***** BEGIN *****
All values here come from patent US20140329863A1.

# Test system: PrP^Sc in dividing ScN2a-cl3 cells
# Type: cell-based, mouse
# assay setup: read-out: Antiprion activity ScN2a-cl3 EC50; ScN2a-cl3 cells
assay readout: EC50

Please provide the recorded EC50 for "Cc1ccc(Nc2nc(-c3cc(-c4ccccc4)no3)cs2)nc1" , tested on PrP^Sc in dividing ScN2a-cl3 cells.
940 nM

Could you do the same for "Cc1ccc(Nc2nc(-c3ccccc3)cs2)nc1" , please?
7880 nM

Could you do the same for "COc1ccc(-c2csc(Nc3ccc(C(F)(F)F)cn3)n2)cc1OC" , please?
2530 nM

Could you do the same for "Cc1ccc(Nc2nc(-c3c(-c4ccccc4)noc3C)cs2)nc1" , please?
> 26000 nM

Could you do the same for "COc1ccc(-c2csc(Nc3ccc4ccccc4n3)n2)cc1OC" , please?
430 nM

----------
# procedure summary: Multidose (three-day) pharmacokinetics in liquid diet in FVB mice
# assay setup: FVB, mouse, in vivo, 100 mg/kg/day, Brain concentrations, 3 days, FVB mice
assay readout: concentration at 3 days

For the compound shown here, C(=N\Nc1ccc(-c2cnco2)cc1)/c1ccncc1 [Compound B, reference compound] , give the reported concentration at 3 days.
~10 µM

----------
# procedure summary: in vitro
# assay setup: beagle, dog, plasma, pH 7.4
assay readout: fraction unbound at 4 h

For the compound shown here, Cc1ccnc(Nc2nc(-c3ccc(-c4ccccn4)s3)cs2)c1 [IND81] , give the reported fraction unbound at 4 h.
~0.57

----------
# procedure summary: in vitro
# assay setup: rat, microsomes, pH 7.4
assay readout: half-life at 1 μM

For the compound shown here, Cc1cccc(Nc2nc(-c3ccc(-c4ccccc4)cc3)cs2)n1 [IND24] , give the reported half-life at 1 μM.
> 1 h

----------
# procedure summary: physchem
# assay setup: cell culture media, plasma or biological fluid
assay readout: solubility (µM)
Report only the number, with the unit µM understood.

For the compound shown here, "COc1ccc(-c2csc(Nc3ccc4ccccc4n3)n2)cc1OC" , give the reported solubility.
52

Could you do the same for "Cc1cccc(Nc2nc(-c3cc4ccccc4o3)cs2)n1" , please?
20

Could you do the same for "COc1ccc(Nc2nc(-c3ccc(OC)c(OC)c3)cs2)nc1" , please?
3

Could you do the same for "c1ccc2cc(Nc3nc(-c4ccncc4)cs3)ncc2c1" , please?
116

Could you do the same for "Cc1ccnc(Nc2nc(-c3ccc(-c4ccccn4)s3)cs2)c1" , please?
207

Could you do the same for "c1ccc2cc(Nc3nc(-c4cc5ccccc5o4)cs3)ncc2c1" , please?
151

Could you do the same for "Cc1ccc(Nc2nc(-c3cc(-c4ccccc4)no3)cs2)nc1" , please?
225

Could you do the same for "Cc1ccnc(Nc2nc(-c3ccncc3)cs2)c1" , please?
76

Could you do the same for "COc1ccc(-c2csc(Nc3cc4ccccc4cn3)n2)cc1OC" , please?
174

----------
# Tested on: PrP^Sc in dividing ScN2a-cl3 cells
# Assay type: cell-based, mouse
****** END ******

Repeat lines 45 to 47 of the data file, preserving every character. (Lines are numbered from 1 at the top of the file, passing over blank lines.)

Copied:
Could you do the same for "c1ccc2cc(Nc3nc(-c4ccncc4)cs3)ncc2c1" , please?
116

Could you do the same for "Cc1ccnc(Nc2nc(-c3ccc(-c4ccccn4)s3)cs2)c1" , please?